The downturn of the uptick seems as inevitable as gravity. "People are feeling that if they wanted to know something about Islam they've already bought a book," says Paul Golob, executive editor of Public Affairs, which was able by November to bring out a quick book, How Did This Happen? Terrorism and the New War, a compilation of essays by experts that was easy to commission and fast-track edit and print. "The key to publishing a book in response to events is to be able to get it out extremely quickly. There's a huge difference between two months and eight months after an event," notes Golob.
Sales also suggest elements of success other than speed: marquee names with a solid track record have sold and likely will continue to sell. "There are few new authors writing, and their books sell even less," says Laleh Bakhtiar, production manager at Chicago-based Kazi Publications, the oldest and largest independent Muslim publisher and distributor of books on Islam in North America.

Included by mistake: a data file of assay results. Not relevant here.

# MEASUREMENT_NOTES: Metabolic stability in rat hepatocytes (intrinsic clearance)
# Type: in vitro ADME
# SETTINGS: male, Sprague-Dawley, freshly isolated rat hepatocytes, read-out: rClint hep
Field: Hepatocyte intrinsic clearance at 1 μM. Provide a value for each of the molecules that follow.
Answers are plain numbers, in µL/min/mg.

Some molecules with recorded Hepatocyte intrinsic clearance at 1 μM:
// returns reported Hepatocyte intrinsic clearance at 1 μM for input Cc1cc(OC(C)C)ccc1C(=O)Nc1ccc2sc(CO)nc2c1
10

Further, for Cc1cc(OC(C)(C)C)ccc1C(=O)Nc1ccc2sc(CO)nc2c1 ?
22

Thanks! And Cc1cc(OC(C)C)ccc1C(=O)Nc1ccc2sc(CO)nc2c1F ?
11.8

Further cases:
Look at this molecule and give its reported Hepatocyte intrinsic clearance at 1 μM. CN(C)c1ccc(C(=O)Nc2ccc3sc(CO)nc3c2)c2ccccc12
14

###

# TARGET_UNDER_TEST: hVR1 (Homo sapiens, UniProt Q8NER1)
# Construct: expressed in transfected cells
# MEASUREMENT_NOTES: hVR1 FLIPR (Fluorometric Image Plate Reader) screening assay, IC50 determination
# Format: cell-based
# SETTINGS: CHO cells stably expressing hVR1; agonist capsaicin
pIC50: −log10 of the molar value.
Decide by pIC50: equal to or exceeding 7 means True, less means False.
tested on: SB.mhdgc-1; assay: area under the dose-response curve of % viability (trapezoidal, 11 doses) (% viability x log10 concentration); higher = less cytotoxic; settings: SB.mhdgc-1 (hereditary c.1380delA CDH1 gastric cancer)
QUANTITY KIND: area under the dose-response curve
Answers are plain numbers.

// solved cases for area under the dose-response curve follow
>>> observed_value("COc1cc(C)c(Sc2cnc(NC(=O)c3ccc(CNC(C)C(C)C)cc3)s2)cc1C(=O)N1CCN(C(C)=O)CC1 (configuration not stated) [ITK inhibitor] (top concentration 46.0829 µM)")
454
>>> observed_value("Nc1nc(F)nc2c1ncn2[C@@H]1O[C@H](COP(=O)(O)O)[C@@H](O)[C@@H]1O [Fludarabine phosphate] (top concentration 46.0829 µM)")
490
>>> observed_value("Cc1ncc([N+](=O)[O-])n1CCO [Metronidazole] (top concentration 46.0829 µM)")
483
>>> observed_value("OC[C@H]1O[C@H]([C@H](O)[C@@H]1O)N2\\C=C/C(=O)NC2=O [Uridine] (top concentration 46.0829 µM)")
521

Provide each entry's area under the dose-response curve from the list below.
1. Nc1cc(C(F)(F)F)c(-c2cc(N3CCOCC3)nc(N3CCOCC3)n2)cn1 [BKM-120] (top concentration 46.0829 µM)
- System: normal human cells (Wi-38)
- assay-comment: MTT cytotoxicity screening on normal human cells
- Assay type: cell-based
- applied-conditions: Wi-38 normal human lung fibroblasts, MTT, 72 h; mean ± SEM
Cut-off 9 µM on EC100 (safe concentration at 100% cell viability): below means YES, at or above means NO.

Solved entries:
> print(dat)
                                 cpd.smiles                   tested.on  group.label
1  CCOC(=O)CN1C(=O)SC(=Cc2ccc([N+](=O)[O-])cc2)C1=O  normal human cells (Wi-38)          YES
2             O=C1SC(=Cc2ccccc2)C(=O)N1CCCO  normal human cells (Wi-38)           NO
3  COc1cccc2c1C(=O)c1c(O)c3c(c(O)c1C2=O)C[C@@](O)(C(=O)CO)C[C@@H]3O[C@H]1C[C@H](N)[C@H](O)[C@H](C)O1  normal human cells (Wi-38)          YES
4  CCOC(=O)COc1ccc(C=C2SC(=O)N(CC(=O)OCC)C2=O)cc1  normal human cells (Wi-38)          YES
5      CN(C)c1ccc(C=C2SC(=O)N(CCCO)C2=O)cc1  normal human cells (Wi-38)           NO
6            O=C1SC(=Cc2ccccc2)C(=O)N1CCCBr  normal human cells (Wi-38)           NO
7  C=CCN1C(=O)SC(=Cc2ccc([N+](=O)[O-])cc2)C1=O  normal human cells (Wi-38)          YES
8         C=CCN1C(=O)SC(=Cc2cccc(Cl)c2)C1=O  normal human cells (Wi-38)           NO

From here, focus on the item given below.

Bakhtiar and Golob both suggest that books going beyond the basics about Islam in distinctive ways will find a receptive American market, though in some instances the market may be small, depending on how specialized the advanced exploration is. Bakhtiar says people are now ready for more information about traditional Islam that delves more deeply into the 1,500-year history of this monotheistic religion. Kazi's spring list includes two new translations of works by classical thinkers and mystics Ibn al-Arabi and al-Ghazali, as well as A History of the Prophets of Islam Derived from the Quran, Hadith and Commentaries (Mar.) by Suzanne Haneef (see InProfile in this issue), an American Muslim whose previous work What Everyone Should Know About Islam and Muslims did well post-September 11. Traditional Islam, Bakhtiar suggests, "is kind of a 'new category' " for non-Muslim, nonspecialist readers seeking to understand Islamic theology and history in greater depth.